|Page tools: Print Page Print All|
AGE AND SEX DISTRIBUTION
Compared with the remainder of WA, the Perth SD had a lower proportion of its population aged under 17 years and a higher proportion aged from 17 to 35 years at June 2009. This is indicative of young adults moving to the capital city for work and study purposes.
This difference between the age distributions in the Perth SD and the remainder of the state was evident for both sexes and was most notable for the 20 to 24 year age group. Males aged between 20 and 24 years comprised 4.2% of the Perth SD population compared with 3.1% in the remainder of the state, and females comprised 3.9% of the Perth SD population compared with 2.8% in the remainder of the state.
At June 2009, there were nearly three times as many people living in the Perth SD as in the remainder of the state. Nearly four times as many people aged 20 to 24 years lived in the city as in the remainder of the state.
The median age in WA (the age at which half the population is younger and half is older) increased slightly to 36.2 years in the five years to June 2009. The median age for males was 35.5 years and for females was 36.9 years.
At the SD level, Midlands had the highest median age (41.5 years) in June 2009 and the highest increase in median age (2.5 years) since June 2004. The Lower and Upper Great Southern SDs, as well as the South West and Central SDs, also had median ages above the state average in 2009. The Kimberley and Pilbara SDs had the lowest median ages (30.5 and 31.5 respectively). The median age of the Perth SD was 35.8 years, the same as in 2004.
The LGAs with the highest median ages in 2009 were Denmark (S) (46.2 years) and Bridgetown-Greenbushes (S) (45.5). In contrast, Halls Creek (S) (26.7) and Derby-West Kimberley (S) (29.2) had the lowest median ages.
CHILDREN (UNDER 15 YEARS OF AGE)
At June 2009, there were 438,600 children under 15 years of age in WA, comprising almost one-fifth of the state's population. Boys outnumbered girls by 13,400. In the five years since 2004, the number of people aged under 15 years increased by 36,400 or 9.1%.
The LGAs with the highest proportion of their population under 15 years of age were in the north of the state and included Halls Creek (S) (29.1%), Derby-West Kimberley (S) (27.3%) and Ashburton (S) (27.2%). In the South West, Capel (S) also had more than one-quarter (26.5%) of its population aged under 15 years.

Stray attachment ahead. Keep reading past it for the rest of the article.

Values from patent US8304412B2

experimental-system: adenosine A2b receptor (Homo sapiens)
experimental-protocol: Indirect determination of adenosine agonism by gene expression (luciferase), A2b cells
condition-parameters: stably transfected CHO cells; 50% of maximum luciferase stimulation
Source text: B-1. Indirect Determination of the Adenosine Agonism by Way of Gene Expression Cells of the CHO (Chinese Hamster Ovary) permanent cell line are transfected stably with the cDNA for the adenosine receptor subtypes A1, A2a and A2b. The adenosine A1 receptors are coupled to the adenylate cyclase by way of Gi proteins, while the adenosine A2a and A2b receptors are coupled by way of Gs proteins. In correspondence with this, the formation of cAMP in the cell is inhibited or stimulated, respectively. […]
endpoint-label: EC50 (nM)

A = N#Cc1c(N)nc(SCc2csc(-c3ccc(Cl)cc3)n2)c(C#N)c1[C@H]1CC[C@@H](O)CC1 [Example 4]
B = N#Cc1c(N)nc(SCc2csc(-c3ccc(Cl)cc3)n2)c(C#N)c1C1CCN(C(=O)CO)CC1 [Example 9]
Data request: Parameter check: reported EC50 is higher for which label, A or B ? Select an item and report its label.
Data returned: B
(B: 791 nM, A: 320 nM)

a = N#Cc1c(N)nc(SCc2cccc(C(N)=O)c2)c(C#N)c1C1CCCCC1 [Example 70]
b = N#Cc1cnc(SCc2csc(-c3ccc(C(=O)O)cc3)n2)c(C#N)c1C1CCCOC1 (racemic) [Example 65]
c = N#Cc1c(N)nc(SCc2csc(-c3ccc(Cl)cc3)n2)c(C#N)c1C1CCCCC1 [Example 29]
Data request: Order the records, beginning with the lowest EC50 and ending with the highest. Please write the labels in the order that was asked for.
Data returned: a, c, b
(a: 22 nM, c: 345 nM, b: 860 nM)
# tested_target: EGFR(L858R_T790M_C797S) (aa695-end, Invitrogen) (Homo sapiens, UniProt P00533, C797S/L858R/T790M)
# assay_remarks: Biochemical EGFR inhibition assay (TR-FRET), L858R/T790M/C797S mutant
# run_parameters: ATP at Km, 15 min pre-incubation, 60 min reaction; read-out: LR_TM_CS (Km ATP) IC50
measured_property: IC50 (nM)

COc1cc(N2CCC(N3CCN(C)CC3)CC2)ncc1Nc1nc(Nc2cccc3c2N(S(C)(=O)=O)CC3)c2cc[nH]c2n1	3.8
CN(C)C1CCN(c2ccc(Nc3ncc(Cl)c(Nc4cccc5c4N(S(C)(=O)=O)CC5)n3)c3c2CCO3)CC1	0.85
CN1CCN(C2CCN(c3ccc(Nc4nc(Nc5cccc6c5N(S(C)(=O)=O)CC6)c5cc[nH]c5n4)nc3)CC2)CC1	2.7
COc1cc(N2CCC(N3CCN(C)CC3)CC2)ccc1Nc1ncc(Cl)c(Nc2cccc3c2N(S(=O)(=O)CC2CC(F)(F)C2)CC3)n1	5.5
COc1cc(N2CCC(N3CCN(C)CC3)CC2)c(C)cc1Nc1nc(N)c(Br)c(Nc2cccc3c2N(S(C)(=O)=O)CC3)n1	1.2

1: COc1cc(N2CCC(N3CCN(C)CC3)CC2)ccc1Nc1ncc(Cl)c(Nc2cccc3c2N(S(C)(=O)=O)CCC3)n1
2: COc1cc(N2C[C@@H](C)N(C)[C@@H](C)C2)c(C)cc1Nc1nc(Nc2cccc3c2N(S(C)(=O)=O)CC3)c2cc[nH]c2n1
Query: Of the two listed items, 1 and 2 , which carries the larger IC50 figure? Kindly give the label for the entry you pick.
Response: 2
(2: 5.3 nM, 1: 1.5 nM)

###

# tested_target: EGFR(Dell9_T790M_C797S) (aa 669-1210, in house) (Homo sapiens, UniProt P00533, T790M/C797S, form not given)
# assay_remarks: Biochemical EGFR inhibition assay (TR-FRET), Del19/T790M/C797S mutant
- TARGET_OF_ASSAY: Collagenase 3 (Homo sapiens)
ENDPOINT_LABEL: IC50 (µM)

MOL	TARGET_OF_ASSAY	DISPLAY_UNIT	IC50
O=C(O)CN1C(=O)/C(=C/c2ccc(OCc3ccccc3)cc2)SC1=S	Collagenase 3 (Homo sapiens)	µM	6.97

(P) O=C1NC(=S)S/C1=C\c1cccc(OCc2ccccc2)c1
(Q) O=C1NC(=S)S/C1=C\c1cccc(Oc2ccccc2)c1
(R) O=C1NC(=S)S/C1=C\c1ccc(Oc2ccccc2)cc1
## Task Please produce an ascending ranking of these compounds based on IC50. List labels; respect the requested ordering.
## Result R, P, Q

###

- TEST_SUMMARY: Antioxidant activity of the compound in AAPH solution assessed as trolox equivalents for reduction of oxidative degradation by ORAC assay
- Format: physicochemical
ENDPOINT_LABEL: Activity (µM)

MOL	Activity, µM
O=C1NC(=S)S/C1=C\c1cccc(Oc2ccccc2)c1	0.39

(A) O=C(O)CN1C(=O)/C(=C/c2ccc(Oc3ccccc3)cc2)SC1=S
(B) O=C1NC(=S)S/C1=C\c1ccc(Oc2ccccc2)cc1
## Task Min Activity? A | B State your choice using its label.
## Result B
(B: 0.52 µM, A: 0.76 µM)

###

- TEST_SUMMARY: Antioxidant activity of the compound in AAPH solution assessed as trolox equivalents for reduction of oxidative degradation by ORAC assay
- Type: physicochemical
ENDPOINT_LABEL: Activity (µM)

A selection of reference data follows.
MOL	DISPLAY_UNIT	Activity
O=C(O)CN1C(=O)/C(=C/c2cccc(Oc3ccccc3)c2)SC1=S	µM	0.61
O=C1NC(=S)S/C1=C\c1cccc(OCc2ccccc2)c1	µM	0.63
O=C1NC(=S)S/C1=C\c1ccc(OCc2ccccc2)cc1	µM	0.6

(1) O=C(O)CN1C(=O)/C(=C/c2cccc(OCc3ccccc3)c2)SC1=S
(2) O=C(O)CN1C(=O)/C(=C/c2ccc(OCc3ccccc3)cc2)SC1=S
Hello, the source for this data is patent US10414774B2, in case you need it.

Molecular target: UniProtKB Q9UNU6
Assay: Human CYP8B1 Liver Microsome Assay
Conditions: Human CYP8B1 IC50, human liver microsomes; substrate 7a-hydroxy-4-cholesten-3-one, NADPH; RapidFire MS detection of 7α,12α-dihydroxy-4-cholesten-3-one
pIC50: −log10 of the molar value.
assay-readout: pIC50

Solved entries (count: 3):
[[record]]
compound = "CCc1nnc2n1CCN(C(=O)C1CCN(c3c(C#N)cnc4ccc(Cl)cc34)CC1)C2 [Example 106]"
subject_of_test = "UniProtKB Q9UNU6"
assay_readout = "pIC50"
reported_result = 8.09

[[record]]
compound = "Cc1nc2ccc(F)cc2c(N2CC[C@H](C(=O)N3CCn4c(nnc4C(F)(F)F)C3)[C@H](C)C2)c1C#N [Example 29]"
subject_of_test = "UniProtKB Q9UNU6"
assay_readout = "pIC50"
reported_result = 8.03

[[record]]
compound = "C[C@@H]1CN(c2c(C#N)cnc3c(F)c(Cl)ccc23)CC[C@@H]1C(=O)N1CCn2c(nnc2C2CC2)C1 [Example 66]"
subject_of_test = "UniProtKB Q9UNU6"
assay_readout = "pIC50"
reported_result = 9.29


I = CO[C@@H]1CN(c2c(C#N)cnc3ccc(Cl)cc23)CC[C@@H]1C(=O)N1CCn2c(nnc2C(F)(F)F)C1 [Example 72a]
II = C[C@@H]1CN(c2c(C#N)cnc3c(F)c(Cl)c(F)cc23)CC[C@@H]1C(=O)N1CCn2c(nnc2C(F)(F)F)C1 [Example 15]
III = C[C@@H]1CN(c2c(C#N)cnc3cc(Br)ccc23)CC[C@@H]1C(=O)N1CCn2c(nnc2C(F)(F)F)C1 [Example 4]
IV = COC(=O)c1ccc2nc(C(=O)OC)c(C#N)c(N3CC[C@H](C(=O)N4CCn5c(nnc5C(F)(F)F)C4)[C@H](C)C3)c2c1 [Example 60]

The LGAs with the lowest proportions of people under 15 years of age were all in the Perth SD. Perth (C), Subiaco (C), Victoria Park (T), Vincent (T), South Perth (C) and Claremont (T) all had less than 14.0% of their resident population under 15 years of age.
WORKING AGE POPULATION (AGED 15-64 YEARS)
At June 2009, an estimated 1.54 million people, representing 68.6% of the total population of WA, were aged 15 to 64 years. In the five years since 2004, the working age population grew by 187,200 or 13.8%. SDs with proportionally higher growth in this age group in the five years to June 2009 included the South West (19.7% increase), the Pilbara (14.5%) and Perth (14.2%).
At the LGA level, 85.9% of the population of Perth (C) was of working age, followed by Vincent (T) (76.0%) and Subiaco (C) (75.5%). This reflects the large number of city workers and tertiary students residing in inner-city accommodation. Outside of the Perth SD, the four shires of the Pilbara SD as well as the Kalgoorlie/Boulder (C) LGA each had more than 70.0% of their populations in the 15 to 64 year age bracket. This reflects employment opportunities in the resources industry.
PEOPLE AGED 65 YEARS AND OVER
Over one-quarter of a million Western Australians (267,300 or 11.9%) were aged 65 years and over in June 2009. Within this group, 32,400 were aged 85 years and over. In the five years since June 2004, the number of people aged 65 years and over increased by 17.0%, while the number aged 85 years and over increased by 32.7%.
Mandurah (C), a popular retirement destination in the South West SD, was the LGA with the highest proportion of its residents aged 65 years and over (20.8%), followed by Claremont (T) (20.1%), a leafy western suburb in the Perth SD and Murray (S) (18.1%), which is adjacent to Mandurah.
Across WA the sex ratio (the number of males for every 100 females) was 102.8 in June 2009. This ratio was 1.7 points higher than it had been in 2004. As natural increase (births minus deaths) had been quite similar for males and females in the five years to June 2009, the higher sex ratio was due to higher net migration of males into WA.
The ratio varied markedly within the state, with the highest ratios recorded for the Pilbara SD (129.2), South Eastern SD (114.8) and Kimberley SD (111.2). The sex ratio for the Perth SD was 100.9, reflecting a more even number of males to females.
At June 2009, the LGA of Ravensthorpe (S) had the highest sex ratio (176.1), followed by East Pilbara (S) (151.9) and Ashburton (S) (137.3). Each of these LGAs has extensive resource activity. Coolgardie (S), Port Hedland (T) and Roebourne (S) also had sex ratios above 120.0.
Perth (C) also had a high sex ratio (130.2) while the lowest sex ratios in WA were recorded for the western suburban LGAs of Mosman Park (T) (87.1) and Claremont (T) (93.3).
These documents will be presented in a new window.